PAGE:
DISCLAIMER: Gunnhildr was provided to us by RatDog Games LLC for free for the purpose of review
What first drew me to Gunnhildr was when I read it was a first-person shooter rogue-lite. This was something I’d never seen executed well but certainly something I’d love to see executed well. Unfortunately, Gunnhildr doesn’t quite deliver… yet.
The developers definitely deliver with the story. This does not surprise me when the game is marketed as a “narrative shooter”. The story is arguable the most polished part of the game, there is a lot of interesting lore to unravel about Norse gods and the world of Gunnhildr. However, it’s how the game tells the story that is an issue. The number one rule of storytelling is “show don’t tell”, Gunnhildr shows nothing and tells a lot.
After each level, you have to confront an ear-wigging info dump of lore that bores the player. I found myself rushing from level to level just so I didn’t have to listen to Wikipedia entries being dictated to me. You could stand still after finishing a level, doing nothing but listening to the narrator, but that seriously slows down the pace of what is a very intense game. It’s a shame because the narrator is fantastic. He’s funny and a perfect fit for the game. Nevertheless, nobody plays games to stand around and listen to amateur stories – there are audiobooks for that.
Most games avoid creating boredom like this by compartmentalizing the lore into data entries like books, notes or audio files. Gunnhildr would certainly improve if it changed the medium the story is relayed, as I think at this point in development creating cutscenes is not an option.
On a more positive note, the gunplay of the game is solid. Each gun has a distinct feel and shooting enemies is a blast. There are a handful of weapon types that all play the same so you can always play the way you want to while only focusing on stat changes when comparing loot. This keeps the intense pace of the game going.
It’s the other parts of the gameplay that need drastic improvement. You barely use the grappling hook is in the level design. Personally I am relieved. To use you end up spamming the spacebar as you try to release yourself. In addition, its only other use is to pull enemies closer, which is also pointless because the only time you would do this is to bring a stunned enemy towards you so you can perform a finisher. Grappling an enemy cancels their stun so you just bring them closer and watch as they shoot you in the face! On top of that, when you try to perform a finisher you often accidentally melee the enemy, waking them up to blast you right between the eyes before you can even dash away.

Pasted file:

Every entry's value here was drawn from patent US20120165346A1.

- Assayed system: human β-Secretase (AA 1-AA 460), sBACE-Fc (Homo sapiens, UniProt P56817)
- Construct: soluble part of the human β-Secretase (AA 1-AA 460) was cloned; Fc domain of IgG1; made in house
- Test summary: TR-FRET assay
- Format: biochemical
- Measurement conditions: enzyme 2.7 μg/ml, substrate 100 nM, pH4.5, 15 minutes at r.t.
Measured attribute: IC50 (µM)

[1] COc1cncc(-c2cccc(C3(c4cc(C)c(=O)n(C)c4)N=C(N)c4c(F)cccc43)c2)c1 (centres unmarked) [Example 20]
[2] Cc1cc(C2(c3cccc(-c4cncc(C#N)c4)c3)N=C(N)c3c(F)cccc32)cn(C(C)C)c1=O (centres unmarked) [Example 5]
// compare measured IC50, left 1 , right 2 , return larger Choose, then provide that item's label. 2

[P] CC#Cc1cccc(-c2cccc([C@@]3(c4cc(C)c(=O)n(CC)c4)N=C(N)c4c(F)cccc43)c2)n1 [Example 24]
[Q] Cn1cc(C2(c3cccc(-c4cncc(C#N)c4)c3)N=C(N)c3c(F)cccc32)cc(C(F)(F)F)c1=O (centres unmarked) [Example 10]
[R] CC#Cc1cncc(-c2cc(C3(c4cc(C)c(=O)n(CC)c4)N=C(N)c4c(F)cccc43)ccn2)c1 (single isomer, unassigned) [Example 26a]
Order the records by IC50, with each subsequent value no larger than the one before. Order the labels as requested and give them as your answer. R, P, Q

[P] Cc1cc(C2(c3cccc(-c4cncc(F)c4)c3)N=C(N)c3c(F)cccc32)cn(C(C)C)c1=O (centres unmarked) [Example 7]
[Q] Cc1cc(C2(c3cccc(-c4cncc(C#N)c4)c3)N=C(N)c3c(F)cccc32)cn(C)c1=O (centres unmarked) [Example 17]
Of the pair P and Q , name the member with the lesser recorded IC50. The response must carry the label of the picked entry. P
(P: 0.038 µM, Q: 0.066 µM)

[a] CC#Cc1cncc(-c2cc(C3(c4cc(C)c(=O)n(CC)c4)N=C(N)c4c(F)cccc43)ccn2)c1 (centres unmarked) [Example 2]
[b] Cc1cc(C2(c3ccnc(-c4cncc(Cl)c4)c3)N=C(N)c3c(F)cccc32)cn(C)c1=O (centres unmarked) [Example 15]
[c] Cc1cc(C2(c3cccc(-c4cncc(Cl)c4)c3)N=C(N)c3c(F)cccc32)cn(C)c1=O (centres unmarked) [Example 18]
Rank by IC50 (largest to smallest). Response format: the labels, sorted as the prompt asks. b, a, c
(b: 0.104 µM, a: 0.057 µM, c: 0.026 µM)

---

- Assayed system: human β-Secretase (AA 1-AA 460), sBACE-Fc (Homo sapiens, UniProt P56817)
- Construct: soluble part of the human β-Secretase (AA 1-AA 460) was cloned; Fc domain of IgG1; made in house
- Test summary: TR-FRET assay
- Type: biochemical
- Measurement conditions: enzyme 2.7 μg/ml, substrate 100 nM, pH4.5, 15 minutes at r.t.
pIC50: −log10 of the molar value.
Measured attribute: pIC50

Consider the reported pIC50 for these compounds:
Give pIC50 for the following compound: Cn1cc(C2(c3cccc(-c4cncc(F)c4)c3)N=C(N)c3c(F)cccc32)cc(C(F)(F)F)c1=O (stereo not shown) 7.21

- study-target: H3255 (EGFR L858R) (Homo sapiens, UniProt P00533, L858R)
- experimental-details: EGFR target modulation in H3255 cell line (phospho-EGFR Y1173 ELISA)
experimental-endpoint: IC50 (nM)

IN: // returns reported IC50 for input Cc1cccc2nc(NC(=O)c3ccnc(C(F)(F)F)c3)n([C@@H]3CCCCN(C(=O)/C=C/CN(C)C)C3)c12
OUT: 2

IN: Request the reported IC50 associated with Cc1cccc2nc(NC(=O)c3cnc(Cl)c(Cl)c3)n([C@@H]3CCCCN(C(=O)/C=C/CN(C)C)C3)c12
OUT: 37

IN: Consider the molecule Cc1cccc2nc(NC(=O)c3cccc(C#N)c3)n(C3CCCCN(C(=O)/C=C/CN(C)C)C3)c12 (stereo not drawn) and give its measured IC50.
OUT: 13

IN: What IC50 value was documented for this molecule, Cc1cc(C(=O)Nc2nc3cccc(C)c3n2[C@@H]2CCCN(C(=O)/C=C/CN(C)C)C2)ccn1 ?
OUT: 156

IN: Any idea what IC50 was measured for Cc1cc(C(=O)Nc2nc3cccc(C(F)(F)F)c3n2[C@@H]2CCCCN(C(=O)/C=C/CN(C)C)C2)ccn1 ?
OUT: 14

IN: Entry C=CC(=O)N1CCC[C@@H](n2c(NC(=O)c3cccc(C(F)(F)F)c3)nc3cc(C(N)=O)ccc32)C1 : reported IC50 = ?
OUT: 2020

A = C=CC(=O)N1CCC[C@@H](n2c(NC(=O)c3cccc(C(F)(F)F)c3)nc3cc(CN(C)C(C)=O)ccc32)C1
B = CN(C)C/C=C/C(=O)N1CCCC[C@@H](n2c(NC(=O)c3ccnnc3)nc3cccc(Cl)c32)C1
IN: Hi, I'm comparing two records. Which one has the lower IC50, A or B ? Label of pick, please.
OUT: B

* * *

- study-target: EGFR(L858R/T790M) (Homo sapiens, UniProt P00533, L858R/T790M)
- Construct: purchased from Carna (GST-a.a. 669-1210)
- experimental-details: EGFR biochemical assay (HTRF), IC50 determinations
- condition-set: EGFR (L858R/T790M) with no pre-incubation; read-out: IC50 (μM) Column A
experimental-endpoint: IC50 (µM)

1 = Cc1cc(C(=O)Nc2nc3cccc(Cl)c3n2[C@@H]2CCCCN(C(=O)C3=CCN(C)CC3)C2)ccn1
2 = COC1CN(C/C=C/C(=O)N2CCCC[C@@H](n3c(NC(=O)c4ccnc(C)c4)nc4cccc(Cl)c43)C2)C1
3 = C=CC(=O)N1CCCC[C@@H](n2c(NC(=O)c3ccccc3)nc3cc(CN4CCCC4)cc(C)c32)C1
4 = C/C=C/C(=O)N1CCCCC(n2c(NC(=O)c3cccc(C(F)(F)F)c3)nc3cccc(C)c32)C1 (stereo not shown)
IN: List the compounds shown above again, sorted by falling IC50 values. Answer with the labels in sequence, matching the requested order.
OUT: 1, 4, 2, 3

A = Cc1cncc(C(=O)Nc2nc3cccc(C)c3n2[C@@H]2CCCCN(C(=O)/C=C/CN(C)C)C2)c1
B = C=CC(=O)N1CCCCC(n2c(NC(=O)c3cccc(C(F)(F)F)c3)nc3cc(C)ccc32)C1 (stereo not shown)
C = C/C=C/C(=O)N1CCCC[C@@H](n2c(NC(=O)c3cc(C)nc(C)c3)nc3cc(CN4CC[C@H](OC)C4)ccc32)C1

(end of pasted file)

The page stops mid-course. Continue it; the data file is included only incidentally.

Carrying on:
Speaking of the dash, it has potential but most levels don’t allow for big movements with it so you generally just spam it in a panicked frenzy when it’s time to cool your weapon.
Gunnhildr gives me such mixed feelings because the gameplay loop makes you want to keep playing but there seems no way to progress due to poor design choices. The rooms pace well. After defeating all the enemies of a level all you want to do is jump straight back into the action, but then you eventually get to the boss room. The boss room is a complete spam of enemies most players stand no chance of defeating. Difficulty should never come from adding countless enemies to a room, that’s the whole reason why bosses exist. Boss fights should have bosses. The enemies in Gunnhildr are clearly designed for the smaller rooms and should be kept there.
Moreover, various other mechanics show that the game design is not perfect for huge fights with dozens of enemies. The shield is impossible to recharge whilst in a level. Once it runs out it may as well be game over. Thus boss battles are just a countdown to running out of a shield. Once this happens, welcome to one-hit-kill in a room crammed with enemies.
There are perks you can buy with “Halite” earned from your runs which may improve some of the flaws, however, once you play the game for a few hours you realise the odds unfairly tower against you. This killed any more motivation for me to keep playing. I’m not alone in this either, most reviews on steam only have around 0.4-4 hours.
Also, the currency is shared, in-dungeon and out-of-dungeon. This means the player is heavily discouraged from spending Halite while on their run.
Ultimately, I feel Gunnhildr has released too early. The flaws in the current game show real a lack of testing, it honestly feels like the developers haven’t even played their own game. I want to like this game. FPS rogue-lites are rare and Gunnhildr has the potential to become an incredible one. But releasing early like this may ruin any hope of that happening. In its current state, the game will likely not draw in players and revenue.
In my opinion, Gunnhildr has focused on the wrong things. The story is incredibly polished but the gameplay is not. I hope to check it out again in a year or so and see an actual game as oppose to a prototype.
You can play the early access version of Gunnhildr for £11.39 on Steam.